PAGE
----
When we were in Belize, we got up early one morning to go on a river jungle tour, which meant we needed to find something quick and filling to grab on our way to the marina to meet our guide, Percy Gordon. There was really no telling what would happen that day, so we wanted to fuel our bodies and be prepared for anything. We stopped at a "fast food" restaurant where they were selling burritos and fry jacks. There was a line and they were clearly in no real hurry to prepare the food (Belizean time is slower than US time...I miss that) so a few people were waiting at the picnic table out front under a big red and white Coca Cola umbrella that looked as if it would blow away at the slightest sign of a storm. The air was hot and heavy, even at 7:30am, but the women behind the counter were diligently doing their work, creating delicious, simple breakfasts for a $2.50 per person. I started sweating just watching them in that small space, frying tortillas filled with beans and cheese and eggs.
When our order was ready, we took the foil-wrapped "fast food" to the marina and climbed aboard Percy Gordon's boat, where we were promised a day filled with howler monkey sightings, jungle medicine tidbits of knowledge, and perhaps a manatee sighting. In our early morning daze, we nodded our heads and mentally prepared for what was sure to be an exciting few hours. Once the boat began moving, we tore open the foil and bit into our fry jack, still hot off the griddle. The tortillas, which are soft and fluffier than the tortillas we are used to, are filled with a layer of beans, scrambled eggs, and cheese. Then, the whole thing is fried, creating a crispy coating on the tortilla that becomes pleasantly soft after sitting inside the foil. It's essentially a fried breakfast quesadilla. Can't go wrong. Am I right?
I didn't have anyone teach me how to make Fry Jacks, but I did watch them being made several times. So, I did my best to put together a recipe with the knowledge I had and that's how my version of Belizean Fry Jacks was born. Unfortunately, we don't have a jungle tour to prepare for, but these are great as weekday morning breakfasts, or an easy, portable breakfast before going on a mountain hike. But let's be real: I usually eat this from the comfort of my own home. It's fine.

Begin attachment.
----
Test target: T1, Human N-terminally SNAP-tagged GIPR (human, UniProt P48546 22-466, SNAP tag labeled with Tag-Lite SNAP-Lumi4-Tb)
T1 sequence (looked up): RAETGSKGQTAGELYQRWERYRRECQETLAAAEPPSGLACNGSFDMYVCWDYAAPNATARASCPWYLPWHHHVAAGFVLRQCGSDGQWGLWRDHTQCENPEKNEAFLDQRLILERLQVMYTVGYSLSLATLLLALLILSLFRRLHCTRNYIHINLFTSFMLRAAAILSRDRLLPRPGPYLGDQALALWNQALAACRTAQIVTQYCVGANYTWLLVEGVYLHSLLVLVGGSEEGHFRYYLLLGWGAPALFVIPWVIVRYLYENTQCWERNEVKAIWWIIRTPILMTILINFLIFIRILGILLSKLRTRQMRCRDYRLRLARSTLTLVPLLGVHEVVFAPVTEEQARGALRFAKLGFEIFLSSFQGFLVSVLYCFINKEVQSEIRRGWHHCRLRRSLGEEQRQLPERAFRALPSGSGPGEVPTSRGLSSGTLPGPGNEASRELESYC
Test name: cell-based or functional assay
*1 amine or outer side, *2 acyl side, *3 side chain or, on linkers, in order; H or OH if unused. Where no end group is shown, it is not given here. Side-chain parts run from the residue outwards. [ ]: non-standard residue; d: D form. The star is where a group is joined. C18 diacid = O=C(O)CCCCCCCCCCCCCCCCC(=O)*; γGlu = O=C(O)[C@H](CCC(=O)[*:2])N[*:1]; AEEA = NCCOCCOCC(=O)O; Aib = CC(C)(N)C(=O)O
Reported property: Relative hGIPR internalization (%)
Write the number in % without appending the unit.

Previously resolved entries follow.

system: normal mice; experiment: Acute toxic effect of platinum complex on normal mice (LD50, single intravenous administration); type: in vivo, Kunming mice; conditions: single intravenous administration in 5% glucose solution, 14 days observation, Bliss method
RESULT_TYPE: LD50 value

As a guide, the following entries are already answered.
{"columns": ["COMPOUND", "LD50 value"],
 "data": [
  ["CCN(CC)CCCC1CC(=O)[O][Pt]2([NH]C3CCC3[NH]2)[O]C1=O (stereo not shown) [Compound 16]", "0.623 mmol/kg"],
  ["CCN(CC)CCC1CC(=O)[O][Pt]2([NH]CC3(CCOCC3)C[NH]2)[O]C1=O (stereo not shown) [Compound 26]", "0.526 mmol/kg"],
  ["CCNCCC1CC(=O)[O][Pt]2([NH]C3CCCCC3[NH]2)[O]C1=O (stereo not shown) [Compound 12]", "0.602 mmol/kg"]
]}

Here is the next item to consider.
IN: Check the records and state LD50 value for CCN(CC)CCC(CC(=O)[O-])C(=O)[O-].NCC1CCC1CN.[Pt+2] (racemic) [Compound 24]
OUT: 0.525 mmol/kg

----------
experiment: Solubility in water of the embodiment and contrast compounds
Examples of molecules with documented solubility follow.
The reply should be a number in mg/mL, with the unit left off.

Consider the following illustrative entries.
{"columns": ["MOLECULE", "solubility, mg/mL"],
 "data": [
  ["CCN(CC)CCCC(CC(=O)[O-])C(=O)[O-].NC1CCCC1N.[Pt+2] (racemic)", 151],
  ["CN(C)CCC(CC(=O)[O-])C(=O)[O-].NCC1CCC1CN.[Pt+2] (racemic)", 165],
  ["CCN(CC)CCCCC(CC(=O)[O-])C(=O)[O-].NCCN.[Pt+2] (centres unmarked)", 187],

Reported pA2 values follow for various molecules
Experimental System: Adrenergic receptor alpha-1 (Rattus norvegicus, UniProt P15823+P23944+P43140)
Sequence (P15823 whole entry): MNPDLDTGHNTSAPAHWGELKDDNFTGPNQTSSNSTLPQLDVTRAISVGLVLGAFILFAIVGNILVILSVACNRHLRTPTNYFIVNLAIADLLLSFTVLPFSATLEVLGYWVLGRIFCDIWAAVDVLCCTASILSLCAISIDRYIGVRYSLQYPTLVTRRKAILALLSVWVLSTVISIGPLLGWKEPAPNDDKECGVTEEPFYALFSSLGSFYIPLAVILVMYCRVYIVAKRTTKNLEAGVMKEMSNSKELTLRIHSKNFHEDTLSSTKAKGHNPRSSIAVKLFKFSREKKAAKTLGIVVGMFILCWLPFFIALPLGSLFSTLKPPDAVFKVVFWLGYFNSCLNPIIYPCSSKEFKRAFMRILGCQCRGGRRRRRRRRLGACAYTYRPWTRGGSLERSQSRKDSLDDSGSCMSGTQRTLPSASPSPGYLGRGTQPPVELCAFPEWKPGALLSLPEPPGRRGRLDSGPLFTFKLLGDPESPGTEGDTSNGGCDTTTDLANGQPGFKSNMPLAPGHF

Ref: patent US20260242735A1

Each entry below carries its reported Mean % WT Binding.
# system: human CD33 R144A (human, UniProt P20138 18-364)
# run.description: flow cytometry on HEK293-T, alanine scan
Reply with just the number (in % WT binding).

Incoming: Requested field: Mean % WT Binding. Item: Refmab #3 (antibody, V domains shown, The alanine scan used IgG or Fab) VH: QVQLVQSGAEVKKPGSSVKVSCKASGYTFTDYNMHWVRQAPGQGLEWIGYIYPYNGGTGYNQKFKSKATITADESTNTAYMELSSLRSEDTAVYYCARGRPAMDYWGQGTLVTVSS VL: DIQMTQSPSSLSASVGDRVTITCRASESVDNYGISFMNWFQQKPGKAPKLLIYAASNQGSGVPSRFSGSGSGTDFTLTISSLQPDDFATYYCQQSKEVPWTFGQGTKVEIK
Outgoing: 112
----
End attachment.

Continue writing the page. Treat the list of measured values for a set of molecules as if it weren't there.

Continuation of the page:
This is a very basic recipe, if you can even call it that, and you can add whatever you like to make it your own. I like to keep it simple by using refried beans (I use the salsa style beans from Trader Joe's), scrambled eggs, and shredded cheddar cheese. They also had options that replaced the eggs with chicken or beef. I think chorizo would be quite nice as well. If you really want to give these a Belizean flavor, you can find the ubiquitous Marie Sharp's hot sauce at some grocery stores in the U.S. Otherwise, you can order it here.
If you can't get a jungle tour lined up after breakfast when you make these, you can at least read about our 7 Days in Belize here. It was a magical trip.
Belizean fry jacks
makes 4 fry jacks
- 4 flour tortillas
- 1 can salsa style refried beans (if you can't find salsa style, just stir in a spoonful or two of salsa into a can of refried beans)
- 8 eggs, beaten
- 1 cup shredded cheddar cheese
- 1 tablespoon unsalted butter
- canola oil
- Melt the butter in a large, nonstick skillet over medium-low heat. Pour the beaten eggs into the pan and let sit for about 15 seconds before gently pushing them around the pan with a spatula. Continue to move them around the pan until the are cooked to your liking. Remove from the heat and set aside.
- Spread half of each of the tortillas with 1/4 of the refried beans. Top the bean layer with 1/4 of the scrambled eggs, then sprinkle with 1/4 of the shredded cheese. Repeat with each tortilla.
- In a large skillet, heat the canola oil over medium-high heat. Add two of the tortillas at a time and fry on each side for 3-4 minutes or until golden brown. (Tip: when flipping them, it helps to use a very large spatula)
- Transfer to a cutting board and cut each tortilla in half. Serve with sliced avocado and hot sauce. Alternatively, you can wrap the fry jack, without cutting in half, in foil to take with you!